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The importance of periodic audits of extrusion performance

Modified on Saturday, 31 January 2015 02:17 AM by mpieler Categorized as Consultants Corner
Whether or not sophisticated controls are employed in an extrusion operation, it can be extremely important to periodically conduct a comprehensive audit of the extrusion process, equipment, feed stocks, and product quality. It is amazing how many plants don’t even know what screw was used in the extruder a year ago for the same or similar product. Many plants keep records over the years of average daily output, but quite a few plants don’t have records of the instantaneous output capability (correcting for down time) at a measured actual screw speed with all other process conditions firmly documented. It is so easy to forget something like changes in feed stock characteristics (including percent regrind, moisture content, temperature, particle size distribution, additive content, etc.).

Obviously there are many extrusion processes where it is impractical to record everything significant every day. Computers interfaced with sophisticated process control instrumentation can be a big help where economically justified to keep track of almost everything important, providing feedback control to correct some problems and extensive data analysis to help avoid other problems. Nevertheless, rarely is everything important in the extrusion process covered in this manner.

However, for most extrusion processes it is entirely practical to have a skilled process engineer or well-trained foreman periodically make a comprehensive performance audit, even if only once a year, so that long-term trends can be properly interpreted. It can be very costly to allow some aspect of the operation to deteriorate. Obviously, the extrusion process should give at least the same rate and product quality from year to year (within normal control limits) unless something bad is being neglected. However, even if the audit shows a 5 or 10 percent improvement, consider the possibility that there should have been much greater improvement because of some new developments incorporated into the process. Perhaps other operating conditions or equipment have been allowed to deteriorate so that the full benefits of the new developments cannot be realized.

What kind of periodic audit is justified? Because many extrusion lines have unique differences and often downstream operating conditions and equipment can be extremely significant, the audit program should be set up with considerable skill. To effectively initiate the audit program it may be helpful to utilize the services of a consultant well qualified in commercial extrusion technology. In all cases at least several sets of measurements should be taken on each extrusion line under nor. mal (hopefully standard) operating conditions for the major products manufactured on the line. It is preferable to include at least one set of data for each operating shift and more than a single day period. Product quality measurements and equipment condition should be noted during the audit. For some extrusion lines a much more elaborate or frequent audit may be justified, but in many cases the approach described above will be adequate if results are reasonably uniform and within the predicted range, based on prior experience of the skilled person performing the audit. Needless to say, the audit is no substitute for good day-to day operating controls and records.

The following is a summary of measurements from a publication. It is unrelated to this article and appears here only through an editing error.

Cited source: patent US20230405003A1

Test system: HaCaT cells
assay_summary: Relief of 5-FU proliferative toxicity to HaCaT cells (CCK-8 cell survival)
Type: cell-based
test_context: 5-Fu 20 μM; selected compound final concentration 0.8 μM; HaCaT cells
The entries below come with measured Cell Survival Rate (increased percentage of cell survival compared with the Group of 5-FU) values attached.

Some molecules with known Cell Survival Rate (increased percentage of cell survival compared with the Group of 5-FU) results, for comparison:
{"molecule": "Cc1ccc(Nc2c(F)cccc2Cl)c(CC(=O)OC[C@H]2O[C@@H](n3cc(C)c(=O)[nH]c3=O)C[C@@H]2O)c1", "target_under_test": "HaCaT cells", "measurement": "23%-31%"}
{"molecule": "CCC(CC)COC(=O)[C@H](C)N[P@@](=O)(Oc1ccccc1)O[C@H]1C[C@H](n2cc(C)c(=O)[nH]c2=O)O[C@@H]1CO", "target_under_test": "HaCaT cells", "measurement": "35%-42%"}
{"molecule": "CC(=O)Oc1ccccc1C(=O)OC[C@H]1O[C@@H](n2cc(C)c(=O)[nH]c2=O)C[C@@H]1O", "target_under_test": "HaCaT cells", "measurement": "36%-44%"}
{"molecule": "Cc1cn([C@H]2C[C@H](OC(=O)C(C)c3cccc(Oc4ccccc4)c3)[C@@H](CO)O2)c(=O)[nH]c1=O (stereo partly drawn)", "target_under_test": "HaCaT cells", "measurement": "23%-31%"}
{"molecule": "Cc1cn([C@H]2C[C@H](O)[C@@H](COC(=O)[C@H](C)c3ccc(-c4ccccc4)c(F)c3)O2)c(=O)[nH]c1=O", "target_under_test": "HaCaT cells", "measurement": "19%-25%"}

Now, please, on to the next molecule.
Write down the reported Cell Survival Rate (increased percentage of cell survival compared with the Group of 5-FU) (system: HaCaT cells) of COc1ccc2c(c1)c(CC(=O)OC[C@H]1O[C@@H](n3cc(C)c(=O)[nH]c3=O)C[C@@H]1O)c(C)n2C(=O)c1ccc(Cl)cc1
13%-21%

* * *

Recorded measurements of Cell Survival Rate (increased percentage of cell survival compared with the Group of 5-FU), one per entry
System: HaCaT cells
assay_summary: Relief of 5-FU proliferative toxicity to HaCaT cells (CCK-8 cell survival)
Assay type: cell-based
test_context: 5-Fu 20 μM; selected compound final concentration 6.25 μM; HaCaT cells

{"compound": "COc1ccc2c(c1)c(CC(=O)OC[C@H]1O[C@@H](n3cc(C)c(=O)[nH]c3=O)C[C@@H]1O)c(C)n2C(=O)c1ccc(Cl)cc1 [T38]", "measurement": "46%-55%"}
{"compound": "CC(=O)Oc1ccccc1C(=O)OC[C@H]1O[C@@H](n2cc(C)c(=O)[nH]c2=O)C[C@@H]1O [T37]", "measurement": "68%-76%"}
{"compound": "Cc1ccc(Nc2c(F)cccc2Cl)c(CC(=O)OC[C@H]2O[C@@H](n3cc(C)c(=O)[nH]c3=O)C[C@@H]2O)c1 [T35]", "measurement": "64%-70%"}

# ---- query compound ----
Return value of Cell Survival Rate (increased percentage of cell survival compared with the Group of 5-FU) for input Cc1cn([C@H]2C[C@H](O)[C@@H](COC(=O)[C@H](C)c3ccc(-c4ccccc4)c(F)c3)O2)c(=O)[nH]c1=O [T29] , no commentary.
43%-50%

It is amazing how many plants operate with broken pressure gauges, improperly seated thermocouples, worn screw and barrels, and other significant equipment defects. These problems usually can be directly or indirectly detected during the audit. Also, operators or foremen may have gained more skill or may have been replaced by less experienced people since the last audit. New operating practices or equipment features may have been introduced (for better or worse). The feed stock may have changed — The change may be a simple as changing to finer screens in the recycle scrap grinder (possibly adversely affecting feeding characteristics while improving dispersion of additives).

All things considered, periodic audits of every aspect of extrusion line performance can be recommended to help avoid problems and assure greater profitability.

- George A. Kruder

See also:
  • Calculating extruder performance
  • Don't always blame the extruder
  • Process uniformity
  • Shop foremen
  • The programmable calculator

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